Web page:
In one example, X1 and X2 are measured with increased resolution by computing dimension intervals between the tone field and the synchronization marks to values represented by integral plus fractional parts of the tone interval. The fractional part of the tone interval is represented by a number, which may vary between zero and a maximum value, G. The length of the tone interval is such that a fixed number of tone intervals, N, equals the length of the servo frame, Lf. Represented in dimensional units of 1/G times the tone flux interval, the length of a full tone interval is equal to G and the length of the servo frame is N*G. To compute the values of X1 and X2 in Equation 1, accumulators are employed to add dimension intervals beginning at the start-frame mark 120 and ending at the mid-frame mark 122, and likewise beginning at the mid-frame mark 122 and ending at the start-frame mark 120 of the next servo frame. The value of G is added to an accumulator when a tone pulse is detected. When a synchronization mark is detected, the interval between the tone field and the synchronization mark, which is a number greater than G, is added to the accumulator. If the flux transition spacing of the start-frame mark is 1.5 times the flux transition spacing of the tone field, then the value added to the accumulator for the start-frame mark is 1.5*G. The interval between the tone field and the mid-frame mark varies with lateral position of the servo read head, and is bounded by the flux interval of the mid-frame mark 122 and the sum of the flux intervals of the tone field 110 and mid-frame mark 122. When the mid-frame mark 122 is detected, the distance between the tone field and the mid-frame 122 mark is computed and is a number greater than G, representing the distance in integral plus fractional parts of the tone field interval. If the mid-frame mark flux interval is 2 times the tone flux interval, then the value of the interval between tone field 110 and mid-frame mark 122 is bounded between 2*G and 3*G, and this value is added to the accumulator. The resolution of the linear dimensions computed by the accumulators is Lf/N*G, the value of the accumulator which sums the dimensions from the start-frame mark 120 to the mid-frame mark 122 is N1 and the value of the accumulator which sums the dimensions from the mid-frame mark to the start frame mark of the next servo frame is N2. X1 and X2 are measured in this manner, and Equation 1 is solved for P as follows.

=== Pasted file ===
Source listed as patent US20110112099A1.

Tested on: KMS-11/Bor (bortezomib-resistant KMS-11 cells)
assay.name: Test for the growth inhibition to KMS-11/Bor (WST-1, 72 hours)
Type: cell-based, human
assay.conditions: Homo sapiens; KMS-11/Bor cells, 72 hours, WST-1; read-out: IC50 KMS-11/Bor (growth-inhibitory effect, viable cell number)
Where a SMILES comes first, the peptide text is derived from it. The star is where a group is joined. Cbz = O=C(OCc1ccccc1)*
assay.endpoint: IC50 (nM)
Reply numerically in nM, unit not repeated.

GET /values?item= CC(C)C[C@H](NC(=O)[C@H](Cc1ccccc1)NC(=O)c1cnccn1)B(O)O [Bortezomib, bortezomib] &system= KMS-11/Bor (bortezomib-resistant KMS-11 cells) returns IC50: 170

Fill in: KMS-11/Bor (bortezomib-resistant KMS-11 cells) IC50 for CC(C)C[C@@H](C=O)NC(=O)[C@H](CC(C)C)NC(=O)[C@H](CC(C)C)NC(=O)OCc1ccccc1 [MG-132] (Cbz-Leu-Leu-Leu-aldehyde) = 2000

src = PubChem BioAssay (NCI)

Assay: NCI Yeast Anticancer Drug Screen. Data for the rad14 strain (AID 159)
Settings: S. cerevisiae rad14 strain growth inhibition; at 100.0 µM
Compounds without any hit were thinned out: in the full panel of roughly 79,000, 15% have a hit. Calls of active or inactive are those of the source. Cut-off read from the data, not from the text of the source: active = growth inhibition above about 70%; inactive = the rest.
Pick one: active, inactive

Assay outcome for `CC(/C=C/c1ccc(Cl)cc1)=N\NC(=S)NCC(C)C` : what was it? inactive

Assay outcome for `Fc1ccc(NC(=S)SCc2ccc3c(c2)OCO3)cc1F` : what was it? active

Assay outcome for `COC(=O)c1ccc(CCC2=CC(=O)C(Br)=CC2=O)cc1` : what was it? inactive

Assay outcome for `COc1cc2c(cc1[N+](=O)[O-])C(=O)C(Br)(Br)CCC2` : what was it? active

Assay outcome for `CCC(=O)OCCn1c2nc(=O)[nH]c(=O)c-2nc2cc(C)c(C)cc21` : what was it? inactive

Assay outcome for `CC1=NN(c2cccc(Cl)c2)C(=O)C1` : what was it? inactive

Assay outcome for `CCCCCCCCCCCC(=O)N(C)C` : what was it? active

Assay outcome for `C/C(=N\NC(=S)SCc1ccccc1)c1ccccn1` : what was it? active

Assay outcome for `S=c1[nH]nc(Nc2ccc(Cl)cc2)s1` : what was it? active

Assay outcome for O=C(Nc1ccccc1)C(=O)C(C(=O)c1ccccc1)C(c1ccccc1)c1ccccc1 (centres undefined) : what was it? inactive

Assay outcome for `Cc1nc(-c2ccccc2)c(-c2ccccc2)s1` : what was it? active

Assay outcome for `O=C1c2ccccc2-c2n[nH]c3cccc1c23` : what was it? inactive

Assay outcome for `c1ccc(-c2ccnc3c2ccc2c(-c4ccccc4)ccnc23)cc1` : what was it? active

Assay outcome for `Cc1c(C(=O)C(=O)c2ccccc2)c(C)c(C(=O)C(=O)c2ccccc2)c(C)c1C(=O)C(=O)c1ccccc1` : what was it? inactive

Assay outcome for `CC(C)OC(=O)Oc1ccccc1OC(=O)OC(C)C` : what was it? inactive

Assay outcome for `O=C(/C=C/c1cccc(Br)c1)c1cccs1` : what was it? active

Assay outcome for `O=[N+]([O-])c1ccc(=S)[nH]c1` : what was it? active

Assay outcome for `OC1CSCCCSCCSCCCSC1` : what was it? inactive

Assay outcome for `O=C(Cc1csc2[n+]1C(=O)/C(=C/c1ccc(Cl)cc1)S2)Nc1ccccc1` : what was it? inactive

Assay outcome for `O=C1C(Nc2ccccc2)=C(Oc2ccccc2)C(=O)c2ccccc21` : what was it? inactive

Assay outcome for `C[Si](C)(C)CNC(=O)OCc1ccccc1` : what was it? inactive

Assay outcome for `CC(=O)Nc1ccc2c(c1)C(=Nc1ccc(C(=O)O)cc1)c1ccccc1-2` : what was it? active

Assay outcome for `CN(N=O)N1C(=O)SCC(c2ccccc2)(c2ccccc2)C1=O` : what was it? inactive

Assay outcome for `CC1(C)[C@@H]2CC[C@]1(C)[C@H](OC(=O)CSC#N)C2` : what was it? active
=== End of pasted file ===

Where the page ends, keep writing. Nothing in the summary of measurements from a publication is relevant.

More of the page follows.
X1=(Lf/N*G)*N1  Equation 8
X2=(Lf/N*G)*N2  Equation 9
P=(Lf/[N*G*4*tan(Theta)])*(N1−N2)  Equation 10

In one example, X1 and X2 are measured with increased resolution by employing a high frequency pulse generator that is phase locked to the tone field pulses. The pulse generator multiplies the number of pulses generated by the tone field, and is commonly referred to as a phase-locked oscillator, or PLO. The PLO produces a fixed number of pulses, G, for each pulse of the tone field, and generally provides these pulses to a counter with finer position resolution than the tone field. The PLO also provides pulses for counting continuously through the synchronization mark regions. The distance between the servo frame synchronization marks may be measured more accurately and with finer resolution by counting PLO pulses between synchronization marks, and without adding the distance from the start-frame synchronization mark 120 to the tone field (in this example, 1.5 microns) and from the mid-frame synchronization mark 122 to the tone field (in this example, 2.0 microns).

In one example, the dimensions, X1 and X2, are measured with a PLO by employing the following equations and methods. The length of the servo frame Lf, is known, and the length of the interval between tone field pulses, Xtone, is also known, e.g., 1 micron. The total number of tone pulse intervals between successive start-frame synchronization marks 120, N, is constant and equal to Lf/Xtone. The total number of PLO pulses in a servo frame is a constant, N*G, and the length interval represented by each PLO pulse is Lf/(N*G). The number of PLO pulses from the start-frame synchronization mark 120 to the mid-frame synchronization mark 122, N1, is counted, and the number of PLO pulses from the mid-frame synchronization mark 122 to the start-frame synchronization mark 120 of the next servo frame, N2, is counted.